Transportation for the young students is provided by the respective school districts (bus, van, carpooling by parents, teachers, etc) or personal transportation and the site for the 2016-2017 GEMS program is in the Drucker Building on Claremont Graduate University's campus (see directions above).  Registration is open and free of charge to all students in the eighth, ninth and tenth grades. Because each session is independent from the other sessions, a student may choose to participate in one workshop, or all of the workshops. However once a student has experienced one session, it is unlikely he or she will want to miss a single one.

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2016-2017 Year

 

Spring 2017 Dates

April 22 at 10 AM
 
(Pre-register here: https://www.eventbrite.com/e/gems-april-tickets-33298786567)
 
Location: Beckman Auditorium, Olin Science Center, on the Harvey Mudd campus
 
Speaker: Professor Darryl Yong, Harvey Mudd College

Topic: Mathematics is Alive! A Recent Breakthrough in Geometry
 

Abstract: This hands-on presentation will involve learning about a relatively recent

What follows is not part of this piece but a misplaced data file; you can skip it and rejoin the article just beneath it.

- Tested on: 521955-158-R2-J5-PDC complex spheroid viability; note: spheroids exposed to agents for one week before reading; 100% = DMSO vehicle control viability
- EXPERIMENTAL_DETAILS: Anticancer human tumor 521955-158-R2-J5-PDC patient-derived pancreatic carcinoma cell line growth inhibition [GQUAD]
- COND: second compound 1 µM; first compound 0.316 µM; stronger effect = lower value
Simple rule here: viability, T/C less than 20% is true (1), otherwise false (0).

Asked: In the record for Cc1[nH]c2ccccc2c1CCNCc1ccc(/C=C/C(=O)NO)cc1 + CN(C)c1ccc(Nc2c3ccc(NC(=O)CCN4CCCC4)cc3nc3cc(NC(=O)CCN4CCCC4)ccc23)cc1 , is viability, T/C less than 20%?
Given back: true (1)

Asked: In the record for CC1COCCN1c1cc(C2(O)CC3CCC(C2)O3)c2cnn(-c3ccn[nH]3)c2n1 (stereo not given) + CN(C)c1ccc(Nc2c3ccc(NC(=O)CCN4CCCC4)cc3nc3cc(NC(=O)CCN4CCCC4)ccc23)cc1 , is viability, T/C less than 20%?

discovery in geometry having to do with how to cut out shapes efficiently
by folding paper in a certain way.  Come and be ready learn and explore

some fun mathematics!
 
 
March 25 at 10 AM
 Pre-register here: https://www.eventbrite.com/e/gems-march-tickets-32823818926
 
Location: Beckman Auditorium, Olin Science Center, on the Harvey Mudd campus

Speaker: Jemma Lorenat, Pitzer College

Topic: The Fourth Dimension of Space
 
 
February 25th at 10 AM
Pre-register here: https://www.eventbrite.com/e/gems-february-tickets-32221170388
 
Location: Beckman Auditorium, Olin Science Center, on the Harvey Mudd campus
 
Speaker: Adolfo Rumbos, Pomona College

Topic: Mathematics of Optimal Shape

Abstract: Take a string of a given length and tie it at both ends; it then becomes a loop. Lay the loop flat on a table. Notice that the loop encloses a plane region. Ask yourself the question, “What shape should the loop take so that the region that it encloses has the largest possible area?” This question has been answered by the ancients. In this workshop we use algebra, geometry and logical reasoning to answer questions like this one. For instance, we can take the same loop and make it into a rectangle. Note that all the rectangles that we can form have the same perimeter. We ask the questions, “Out of all of those rectangles, which one has the largest possible area?” We will answer this question and related questions in this workshop.